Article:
Leclerc takes pole position for Italian Grand Prix from Hamilton

Madness at Monza! Charles Leclerc takes pole position for Italian Grand Prix from Lewis Hamilton… but final runs turn into shambles as most drivers miss out on setting another lap

  • Charles Leclerc took pole position for Ferrari in calamitous end to the session
  • Only the Ferrari driver and Carlos Sainz able to set a second lap in shootout
  • Drivers vying for slipstream advantage resulted in them being timed out
  • Lewis Hamilton and Valtteri Bottas completed top three for Italian Grand Prix
  • READ: All the latest F1 news, features and points tables throughout the season 

Charles Leclerc turned himself into an instant Ferrari favourite by taking a farcical pole position in front of the partisans at the Italian Grand Prix.

The 21-year-old, buoyed by victory only a week ago in Belgium, outgunned his team-mate Sebastian Vettel, the German who is paid £36million to bring the bacon home. The guard is changing.

To loud cheers from the packed old stand on the start-finish straight bedecked in red flags and banners, Leclerc took the honours 0.039sec ahead Mercedes’ Lewis Hamilton in second. Valtteri Bottas was third quickest, with Vettel 0.150sec short of Leclerc’s time.

Charles Leclerc snatched pole position for Ferrari for Sunday’s Italian Grand Prix

The Ferrari driver will start alongside Mercedes’ Lewis Hamilton on the front row of the grid

Valtteri Bottas took third for Mercedes to complete the top three at Monza

It was Leclerc’s third pole of the season. But what a mess he capitalised on – he was one of only two drivers to make it through the line before the chequered flag was waved as he field went out for their final flying laps.

By then the Monegasque had already set the fastest lap, and Carlos Sainz of McLaren, the other competitor still going, could not beat him.

The fast Monza track – the Temple of Speed – is ideally suited to the home team’s car and they will be confident of partly compensating for a dismal season of evaporated hopes by taking their first victory here for nine years.

Ferrari’s world champion from 1979 Jody Scheckter hands Leclerc his pole position award

The pole position shootout though proved to be a shambles, with no driver on track wanting to lose out on the slipstream benefits of following another car

As a result the cars bunched up in the dying seconds ahead of the final round of runs

But all bar Carlos Sainz (front) and Leclerc failed to cross the finish line before the lights turned red to begin a  final qualifying lap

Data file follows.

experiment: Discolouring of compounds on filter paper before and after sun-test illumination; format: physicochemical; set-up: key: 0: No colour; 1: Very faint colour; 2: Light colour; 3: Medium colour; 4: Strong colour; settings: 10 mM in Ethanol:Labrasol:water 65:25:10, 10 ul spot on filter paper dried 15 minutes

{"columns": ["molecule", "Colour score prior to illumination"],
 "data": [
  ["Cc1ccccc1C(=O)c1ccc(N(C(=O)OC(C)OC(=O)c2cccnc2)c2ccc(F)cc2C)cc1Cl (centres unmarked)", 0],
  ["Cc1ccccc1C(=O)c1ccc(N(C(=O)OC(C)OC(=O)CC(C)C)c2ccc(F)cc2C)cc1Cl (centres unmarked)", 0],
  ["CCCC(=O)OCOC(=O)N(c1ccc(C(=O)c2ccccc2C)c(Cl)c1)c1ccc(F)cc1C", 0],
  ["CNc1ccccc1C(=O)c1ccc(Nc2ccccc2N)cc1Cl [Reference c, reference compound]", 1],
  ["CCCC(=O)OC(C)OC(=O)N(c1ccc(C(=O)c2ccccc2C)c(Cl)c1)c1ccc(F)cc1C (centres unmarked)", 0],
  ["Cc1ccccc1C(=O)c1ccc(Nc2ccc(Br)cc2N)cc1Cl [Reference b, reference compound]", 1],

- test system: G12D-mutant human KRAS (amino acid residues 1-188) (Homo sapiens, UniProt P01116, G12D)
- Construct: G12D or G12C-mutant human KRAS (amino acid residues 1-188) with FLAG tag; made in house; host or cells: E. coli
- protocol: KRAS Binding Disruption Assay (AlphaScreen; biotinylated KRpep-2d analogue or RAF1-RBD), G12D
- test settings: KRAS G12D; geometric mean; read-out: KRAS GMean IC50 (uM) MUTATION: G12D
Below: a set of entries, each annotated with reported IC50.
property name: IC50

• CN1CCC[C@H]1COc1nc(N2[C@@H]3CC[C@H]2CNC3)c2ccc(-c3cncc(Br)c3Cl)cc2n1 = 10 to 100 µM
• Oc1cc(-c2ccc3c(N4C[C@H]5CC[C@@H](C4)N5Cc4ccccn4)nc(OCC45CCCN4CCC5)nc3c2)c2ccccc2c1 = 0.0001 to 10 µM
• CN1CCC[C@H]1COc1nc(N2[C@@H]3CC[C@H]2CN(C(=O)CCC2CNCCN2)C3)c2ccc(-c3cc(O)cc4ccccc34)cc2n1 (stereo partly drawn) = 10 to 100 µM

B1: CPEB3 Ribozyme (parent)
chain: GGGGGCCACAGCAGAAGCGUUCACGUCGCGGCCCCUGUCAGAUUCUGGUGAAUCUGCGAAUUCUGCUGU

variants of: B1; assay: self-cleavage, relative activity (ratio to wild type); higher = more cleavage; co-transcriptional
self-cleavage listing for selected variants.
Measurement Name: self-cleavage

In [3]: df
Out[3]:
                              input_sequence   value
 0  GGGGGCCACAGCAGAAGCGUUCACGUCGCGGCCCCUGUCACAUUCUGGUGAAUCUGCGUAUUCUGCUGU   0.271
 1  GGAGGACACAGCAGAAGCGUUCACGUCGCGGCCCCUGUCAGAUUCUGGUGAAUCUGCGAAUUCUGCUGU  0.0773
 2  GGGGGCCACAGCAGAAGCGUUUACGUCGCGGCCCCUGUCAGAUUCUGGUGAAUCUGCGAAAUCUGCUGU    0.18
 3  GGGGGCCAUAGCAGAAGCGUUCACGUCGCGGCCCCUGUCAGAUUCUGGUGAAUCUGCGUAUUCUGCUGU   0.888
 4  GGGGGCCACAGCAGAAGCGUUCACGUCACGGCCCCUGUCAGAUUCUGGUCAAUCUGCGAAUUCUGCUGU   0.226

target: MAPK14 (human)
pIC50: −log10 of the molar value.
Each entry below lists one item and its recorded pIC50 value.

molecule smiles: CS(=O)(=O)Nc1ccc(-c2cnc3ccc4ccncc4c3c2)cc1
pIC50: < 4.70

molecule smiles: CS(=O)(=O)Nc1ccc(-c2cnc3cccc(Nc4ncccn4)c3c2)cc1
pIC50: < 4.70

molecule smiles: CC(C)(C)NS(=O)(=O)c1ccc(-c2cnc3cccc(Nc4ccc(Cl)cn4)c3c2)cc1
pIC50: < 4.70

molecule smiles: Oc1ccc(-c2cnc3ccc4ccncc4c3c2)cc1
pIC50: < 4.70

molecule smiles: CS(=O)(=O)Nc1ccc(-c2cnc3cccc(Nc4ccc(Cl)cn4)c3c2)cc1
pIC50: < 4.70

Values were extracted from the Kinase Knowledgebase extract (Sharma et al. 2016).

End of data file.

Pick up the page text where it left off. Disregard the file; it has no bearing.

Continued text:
1 Leclerc (Mon) Ferrari 1:19.307

2 Hamilton (Gbr) Mercedes 1:19.346

3 Bottas (Fin) Mercedes 1:19.354

4 Vettel (Ger) Ferrari 1:19.457

5 Ricciardo (Aus) Renault 1:19.839

6 Hulkenberg (Ger) Renault 1:20.049

7 Sainz (Spa) McLaren 1:20.455

8 Albon (Tha) Red Bull 1:20.021

9 Stroll (Can) Racing Point 1:20.498

10 Raikkonen (Fin) A. Romeo 1:20.515

11 Giovinazzi (Ita) Alfa Romeo 1:20.517

12 Magnussen (Den) Haas 1:20.615

13 Kvyat (Rus) Toro Rosso 1:20.630

14 Norris (Gbr) McLaren 1:21.068

15 Gasly (Fra) Toro Rosso 1:21.125

16 Grosjean (Fra) Haas 1:20.784

17 Perez (Mex) Racing Point 1:21.291

18 Russell (Gbr) Williams 1:21.800

19 Kubica (Pol) Williams 1:22.356

20 Verstappen (Hol) Red Bull No Time 

It is too little, too late for the championship fight – Hamilton is well clear in that and does not remotely need to win on Sunday to maintain an advantage that will surely see him take his sixth title long before the season ends in Abu Dhabi at the start of December.

Hamilton’s closest rival, Max Verstappen, will start at the back of the grid after having engine changes. The Dutchman is already 87 points adrift and was ailing again in qualifying as he tried unavailingly to set one fast lap. He lost power and had to abort his trip.

Above him at the foot of the timing sheets were the two Williams cars again, with British rookie George Russell once more getting the better of his team-mate Robert Kubica. But there is little to cheer back in their garage.

Lando Norris, the other English new boy, qualified 14th for McLaren but an engine penalty means he will start from the naughty step with Verstappen.

Kimi Raikkonen, Ferrari’s last champion back in 2007, pranged his Alfa Romeo at the Parabolica but climbed out unscathed. The session was suspended for 11 minutes. By then, Leclerc had already delivered the decisive lap.

Kimi Raikkonen had brought the final session to a halt earlier after spinning out

Ferrari fans were delighted to see Leclerc claim pole position for the Italian Grand Prix

Robert Kubica’s Williams spits put gravel after running wide during qualifying

Late summer sunshine bathed Monza for the qualifying session

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